The launch of The New Day, Trinity Mirror’s new Monday to Friday newspaper, just a few weeks before ESI Media finally puts its newspaper brands, The Independent and The Independent on Sunday, out of their print misery highlights what a counter-intuitive move the publisher seems to have made.
Conventional wisdom (and a glance at the Audit Bureau of Circulation figures) suggests that print media is in a continual decline as readers migrate to digital channels. It’s why ESI Media is betting on the online version of its Independent brand succeeding in making money where the print titles failed, having also off loaded their cut-price stablemate to Johnston Press.
But then The New Day doesn’t consider itself a ‘newspaper’ as such – well not of the traditional variety anyway.
In fairness, the Trinity Mirror chief executive Simon Fox acknowledges that print advertising isn’t going to be enough to sustain the new title. He thinks that if it can generate enough buyers willing to pay 50p for its frothy mix of lifestyle, puzzles and opinion features then it will be able to stand on its own two feet. But his 200,000 target sounds ambitious given that it is entering a market that is already well served, both on- and offline.
Despite claiming to be gender neutral, Trinity Mirror seems to be positioning The New Day as a magazine-style daily with a female slant that Fox thinks will be able to “fill a gap in the market for a daily newspaper designed to co-exist in a digital age”. Aside from the slightly baffling layout of the newspaper – it’s all big fonts, big pictures, bite-size content – it’s this paradox of the acknowledgment that we are living in a digital age, while The New Day seems to be living somewhere else.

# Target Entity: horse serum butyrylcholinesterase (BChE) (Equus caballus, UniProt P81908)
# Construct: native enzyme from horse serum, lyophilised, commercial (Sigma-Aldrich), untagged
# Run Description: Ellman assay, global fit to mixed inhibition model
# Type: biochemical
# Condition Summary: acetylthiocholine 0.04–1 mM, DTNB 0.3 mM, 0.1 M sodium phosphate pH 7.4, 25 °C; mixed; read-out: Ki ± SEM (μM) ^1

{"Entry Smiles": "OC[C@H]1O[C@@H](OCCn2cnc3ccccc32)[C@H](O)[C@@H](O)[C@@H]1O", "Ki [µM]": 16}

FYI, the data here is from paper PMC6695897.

While its attempts to carve a lifestyle niche that sits somewhere between lifestyle magazine, puzzler book and news round up, is undoubtedly brave, the fact that its online presences amounts to just Twitter and Facebook is still striking – there is no dedicated online destination. And rather than use these platforms to create unique content, which is shareable and engages the audience around their passions and interests, instead it appears to be using them to try and build a community that it presumes will pick up on the topics from the newspaper and try and initiate debates through panels and surveys.
It’s a risky strategy and seems to rely on hitting those circulation figures. Given its small team of journalists, the cost of producing The New Day is not likely to be comparable to other dailies, which are encumbered with legacy business models – but it’s still not going to be cheap compared to its online-only rivals.
But whether or not Trinity Mirror can achieve its goal of engaging lapsed or new newspaper buyers to embrace its ‘new style’ of newspaper is a different question. While credit must be given for the first national newspaper launch in 30 years, judging by the first few days’ editions there’s little on offer that can’t be found elsewhere.
Time will tell if its attempts at making an old medium new and giving life to a dying business model will be successful.